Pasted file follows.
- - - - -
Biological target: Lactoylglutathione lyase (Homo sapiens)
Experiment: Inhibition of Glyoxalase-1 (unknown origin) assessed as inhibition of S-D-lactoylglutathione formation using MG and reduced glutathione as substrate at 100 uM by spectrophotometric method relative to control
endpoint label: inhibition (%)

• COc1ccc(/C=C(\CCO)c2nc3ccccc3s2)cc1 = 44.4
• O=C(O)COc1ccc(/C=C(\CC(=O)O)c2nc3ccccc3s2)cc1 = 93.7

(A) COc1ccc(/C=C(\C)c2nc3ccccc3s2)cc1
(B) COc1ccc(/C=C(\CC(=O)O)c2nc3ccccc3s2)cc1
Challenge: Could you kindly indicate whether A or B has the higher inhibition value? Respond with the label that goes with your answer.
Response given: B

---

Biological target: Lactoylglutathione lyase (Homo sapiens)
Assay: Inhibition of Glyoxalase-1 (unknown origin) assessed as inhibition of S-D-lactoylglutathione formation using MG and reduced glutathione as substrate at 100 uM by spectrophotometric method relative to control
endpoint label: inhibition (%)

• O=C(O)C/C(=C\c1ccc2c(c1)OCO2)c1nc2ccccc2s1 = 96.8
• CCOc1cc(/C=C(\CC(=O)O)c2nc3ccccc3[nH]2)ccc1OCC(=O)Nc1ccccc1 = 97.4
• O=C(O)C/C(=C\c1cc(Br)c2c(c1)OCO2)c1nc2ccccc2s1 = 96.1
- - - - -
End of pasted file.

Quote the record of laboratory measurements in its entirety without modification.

Biological target: Lactoylglutathione lyase (Homo sapiens)
Experiment: Inhibition of Glyoxalase-1 (unknown origin) assessed as inhibition of S-D-lactoylglutathione formation using MG and reduced glutathione as substrate at 100 uM by spectrophotometric method relative to control
endpoint label: inhibition (%)

• COc1ccc(/C=C(\CCO)c2nc3ccccc3s2)cc1 = 44.4
• O=C(O)COc1ccc(/C=C(\CC(=O)O)c2nc3ccccc3s2)cc1 = 93.7

(A) COc1ccc(/C=C(\C)c2nc3ccccc3s2)cc1
(B) COc1ccc(/C=C(\CC(=O)O)c2nc3ccccc3s2)cc1
Challenge: Could you kindly indicate whether A or B has the higher inhibition value? Respond with the label that goes with your answer.
Response given: B

---

Biological target: Lactoylglutathione lyase (Homo sapiens)
Assay: Inhibition of Glyoxalase-1 (unknown origin) assessed as inhibition of S-D-lactoylglutathione formation using MG and reduced glutathione as substrate at 100 uM by spectrophotometric method relative to control
endpoint label: inhibition (%)

• O=C(O)C/C(=C\c1ccc2c(c1)OCO2)c1nc2ccccc2s1 = 96.8
• CCOc1cc(/C=C(\CC(=O)O)c2nc3ccccc3[nH]2)ccc1OCC(=O)Nc1ccccc1 = 97.4
• O=C(O)C/C(=C\c1cc(Br)c2c(c1)OCO2)c1nc2ccccc2s1 = 96.1